The great appeal of this series is the artistic quality. It is based on a series of drawings that originated as independent works of art, by Cristina Làstrego, with highly original graphics featuring animated objects and fabrics using the digital decoupage technique. Làstrego and Testa moved to animation after working in the early Seventies as illustrators and authors on a number of children’s books which were translated all over the world, about the adventures of Giovanna and Tommasone, a good, fat dragon, which then became the animated series I sogni di Giovanna.
Today, after numerous CD Roms, they have launched themselves with the same enthusiasm into the world of Apps with IdentiKat, an original semi-animated series for iPads that has received a positive response from all over the world. “For those who,like us,have a past in publishing and television”, says Cristina Làstrego, “the iPad is a stimulating tool and a revolutionary invention, similar to that of Gutenberg, that opens the door to a more evolved form of interactive communication”. “Many talk about the concept of cross-media but few put it into practice”, continues Francesco Testa. “The passage from App to TV program is a media phenomenon that is starting to take shape. We are explorers. The idea is to turn IdentiKat into an animated drawing. We should also remember that an App can be put on the international market without the mediation of publishers whereas, for TV programs, unfor- tunately the well-known distribution problems persist”.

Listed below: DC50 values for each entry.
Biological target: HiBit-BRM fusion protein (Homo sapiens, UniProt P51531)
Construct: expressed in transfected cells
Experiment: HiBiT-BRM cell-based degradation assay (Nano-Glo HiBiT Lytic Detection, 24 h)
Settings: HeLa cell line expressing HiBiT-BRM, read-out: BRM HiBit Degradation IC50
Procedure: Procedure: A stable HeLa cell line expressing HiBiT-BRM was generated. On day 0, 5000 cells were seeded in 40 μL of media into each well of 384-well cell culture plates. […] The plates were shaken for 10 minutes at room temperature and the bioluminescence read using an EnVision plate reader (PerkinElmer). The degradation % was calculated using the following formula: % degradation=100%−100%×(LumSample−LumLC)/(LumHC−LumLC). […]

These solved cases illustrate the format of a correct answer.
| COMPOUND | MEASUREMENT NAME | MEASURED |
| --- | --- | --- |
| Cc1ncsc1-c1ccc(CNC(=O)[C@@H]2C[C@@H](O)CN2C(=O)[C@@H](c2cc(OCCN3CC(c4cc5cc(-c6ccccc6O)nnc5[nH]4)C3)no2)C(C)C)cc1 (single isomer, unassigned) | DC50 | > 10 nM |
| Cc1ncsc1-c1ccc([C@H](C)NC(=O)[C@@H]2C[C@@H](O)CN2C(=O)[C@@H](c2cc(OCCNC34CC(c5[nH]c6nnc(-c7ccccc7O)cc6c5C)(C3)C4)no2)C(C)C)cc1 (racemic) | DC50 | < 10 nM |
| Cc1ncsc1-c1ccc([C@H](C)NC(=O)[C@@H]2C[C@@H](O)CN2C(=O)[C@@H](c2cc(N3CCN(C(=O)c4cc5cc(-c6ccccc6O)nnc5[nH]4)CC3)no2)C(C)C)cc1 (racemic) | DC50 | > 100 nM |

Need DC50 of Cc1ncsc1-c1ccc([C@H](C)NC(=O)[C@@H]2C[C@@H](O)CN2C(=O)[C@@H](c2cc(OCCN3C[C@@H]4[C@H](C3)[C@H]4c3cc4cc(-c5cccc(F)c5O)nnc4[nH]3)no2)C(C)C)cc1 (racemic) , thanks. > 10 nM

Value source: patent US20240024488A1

On the opposite front we find Winx Club, undoubtedly the greatest Italian animation success which will soon have a new, sixth series (see in- terview), whilst the new episodes of series five are currently being broadcast on Rai 2 and Rai Gulp. There are also 156 episodes (13 minutes each) of Cuccioli (Pet Pals), the property of the Gruppo Alcuni, distributed in over 40 countries, which are due to arrive before the summer.
The fifth series has 52 episodes which have been realized in 3D for the first time, like the feature movie that came out of the success of the TV series. Of these, the first 13 have already been broadcast on Rai 2, the network on which Cuccioli and Winx Club are amongst the most popular Rai Fiction titles, along with I Saurini (Jurassic Cubs), featuring five brave baby dinosaurs. The successful third season has just finished broadcasting in the Sunday morning family slot.
“It has true international appeal due to quality and structure of the story, the Jurassic era in which the cartoon is set, and the fact that the “Saurini” travel in space/ time in different periods and places around the world”, explains Raffaele Bortone, director and producer of Animundi, who is already working on I Saurini 4. “The cartoon, aimed at 4-8 year olds, has already been sold in around 30 countries including France (TPS), Russia and South East Asia. Moreover, for the last 10 months we have also been directly involved in the licensing which, despite not being our core business, has given good results in a short space of time: Easter eggs, back-to-school merchandise, and an agree- ment with Nintendo for their stereoscopic portable console”.